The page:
Huntington's Disease (HD)

Basic Information:

  • Nowadays, Huntington's Chorea is commonly called Huntington's Disease.

  • People who have Huntington's disease do not die from the disease itself, but rather, they die from complications such as heart failure, pneumonia, and physical injuries from falling.

  • It was first recognized as a genetic disorder by an American doctor called George Huntington.

  • The defective Huntington's gene slowly causes the death of nerve cells.

What causes it?

Although the exact cause of Huntington's Disease is not known, it is known that Huntington's is hereditary. If a child has even one parent that has Huntington's Disease, they already have a 50% chance of getting Huntington's Disease. However, Huntington's Disease cannot skip a generation, for example, if a man had a father who had Huntington's, but he himself does not have it. His child will not get Huntington's.

How Common is Huntington's Disease?

  • There are around 30,000 people in the United States who have HD.(1)

  • 150,000 Americans have the potential to get HD.(2)

  • In Western countries it's estimated that about five to seven people per 100,000 are affected by HD. (3)

  • A very high concentration of HD has also been found in the Lake Maracaibo region of Venezuela where the prevalence of HD is about 700 per 100,000. (4)

  • In Australia, 1200 people have HD.(5)

  • Around 6000 people in Australia have the potential to get HD. (6)



What are the symptoms? How long do they it last? Is it deadly?

The early symptoms of HD include:

  • Excessive Restlessness.

  • Forms of nervous activities.

  • Handwriting changes.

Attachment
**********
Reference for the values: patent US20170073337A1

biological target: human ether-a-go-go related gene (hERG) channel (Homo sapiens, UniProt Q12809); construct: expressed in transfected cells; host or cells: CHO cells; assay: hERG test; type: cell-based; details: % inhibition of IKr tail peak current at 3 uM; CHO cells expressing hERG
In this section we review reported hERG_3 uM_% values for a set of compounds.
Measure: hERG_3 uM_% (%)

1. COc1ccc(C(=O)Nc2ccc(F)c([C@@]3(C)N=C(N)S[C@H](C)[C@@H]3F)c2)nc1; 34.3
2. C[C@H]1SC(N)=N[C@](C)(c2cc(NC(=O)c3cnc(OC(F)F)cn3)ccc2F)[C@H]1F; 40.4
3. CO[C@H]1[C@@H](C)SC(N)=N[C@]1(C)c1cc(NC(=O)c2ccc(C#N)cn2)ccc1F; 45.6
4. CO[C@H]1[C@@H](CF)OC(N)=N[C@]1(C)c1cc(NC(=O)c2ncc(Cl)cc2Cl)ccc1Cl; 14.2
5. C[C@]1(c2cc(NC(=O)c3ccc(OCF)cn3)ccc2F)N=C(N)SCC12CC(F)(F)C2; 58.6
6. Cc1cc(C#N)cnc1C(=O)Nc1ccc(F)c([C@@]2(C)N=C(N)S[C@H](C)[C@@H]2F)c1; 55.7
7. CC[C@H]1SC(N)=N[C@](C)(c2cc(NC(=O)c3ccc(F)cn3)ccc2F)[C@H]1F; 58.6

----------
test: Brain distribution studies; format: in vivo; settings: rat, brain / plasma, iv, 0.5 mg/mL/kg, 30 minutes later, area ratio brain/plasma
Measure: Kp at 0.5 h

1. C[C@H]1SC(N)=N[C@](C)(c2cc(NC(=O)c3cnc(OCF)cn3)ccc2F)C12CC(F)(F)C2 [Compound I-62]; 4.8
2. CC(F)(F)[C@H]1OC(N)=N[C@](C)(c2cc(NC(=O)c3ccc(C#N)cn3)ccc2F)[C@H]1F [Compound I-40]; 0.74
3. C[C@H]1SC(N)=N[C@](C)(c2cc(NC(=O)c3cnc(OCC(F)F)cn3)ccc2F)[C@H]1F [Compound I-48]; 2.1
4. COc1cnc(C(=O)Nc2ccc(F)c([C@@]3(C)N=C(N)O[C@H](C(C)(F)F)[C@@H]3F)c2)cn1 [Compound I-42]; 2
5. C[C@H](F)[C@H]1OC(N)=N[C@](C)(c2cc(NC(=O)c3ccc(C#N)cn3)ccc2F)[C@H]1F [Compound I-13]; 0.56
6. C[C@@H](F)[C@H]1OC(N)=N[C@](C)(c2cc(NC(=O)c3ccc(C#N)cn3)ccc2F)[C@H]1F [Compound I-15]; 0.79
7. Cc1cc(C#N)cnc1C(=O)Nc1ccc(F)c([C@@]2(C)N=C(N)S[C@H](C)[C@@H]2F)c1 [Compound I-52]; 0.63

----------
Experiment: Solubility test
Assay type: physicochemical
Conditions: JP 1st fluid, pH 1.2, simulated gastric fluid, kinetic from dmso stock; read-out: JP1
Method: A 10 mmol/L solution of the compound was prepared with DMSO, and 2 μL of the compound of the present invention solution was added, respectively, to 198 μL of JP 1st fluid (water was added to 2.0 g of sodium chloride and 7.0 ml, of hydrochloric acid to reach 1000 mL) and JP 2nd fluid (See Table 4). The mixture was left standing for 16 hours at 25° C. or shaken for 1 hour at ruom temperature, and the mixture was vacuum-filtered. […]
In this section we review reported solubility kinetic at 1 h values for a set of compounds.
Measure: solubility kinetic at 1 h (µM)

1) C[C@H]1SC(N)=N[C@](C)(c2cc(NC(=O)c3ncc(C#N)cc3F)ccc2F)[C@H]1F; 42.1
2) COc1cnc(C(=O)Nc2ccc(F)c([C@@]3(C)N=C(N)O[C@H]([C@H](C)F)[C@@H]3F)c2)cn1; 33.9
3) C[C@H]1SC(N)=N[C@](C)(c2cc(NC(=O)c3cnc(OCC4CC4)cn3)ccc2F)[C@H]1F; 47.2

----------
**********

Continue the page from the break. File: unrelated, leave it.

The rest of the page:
• Some clumsiness.

  • Some difficulty with everyday tasks.

There are also physiological symptoms such as:

  • Decreased ability to organize routine tasks.

  • Decreased ability to cope with new situations.

  • Short term memory loss.

  • Periods of depression, irritability and apathy.

  • Impulsiveness.

In the advanced stages, those symptoms become more and more obvious. As the disease becomes more and more serious, and the person will need full time support. A person with HD usually die in 15 to 20 years after the first symptoms appear. Since HD is not curable, an infected person will have the disease until they depart.



Can it be cured? If so, how? If not, is there any way that we can at least treat it?

Huntington's Disease cannot be cured or controlled, however, there have been drug trials for HD. There are people such as Dr. LaVonne Veatch Goodman (who along with her husband founded the Huntington's Disease Drug Works) that tries to find a cure for HD, or at least a way to slow down the course of the disease.


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References:

(1) Unknown. (2010, February 8). Huntington's disease. Retrieved from http://www.healthtree.com/articles/huntingtons-disease/causes.php

(2) Unknown. (2010, February 8). Huntington's disease. Retrieved from http://www.healthtree.com/articles/huntingtons-disease/causes.php

(3) S. E. Folstein Huntington's Disease. A Disorder of Families Baltimore: Johns Hopkins University Press, 1989

(4) R. Avila-Giron Medical and Social Aspects of Huntington's Chorea in the State of Zulia, Venezuela in: Advances in Neurology, Vol 1 (eds A. Barbeau, T.N. Chase and G.W. Paulson) New York: Raven Press, 1973, pp. 261-266

(5) P.M. Conneally Huntington's Disease: Genetics and Epidemiology American Journal of Human Genetics

(6) P.M. Conneally Huntington's Disease: Genetics and Epidemiology American Journal of Human Genetics 1984: 36, pp.506-526 1984: 36, pp.506-526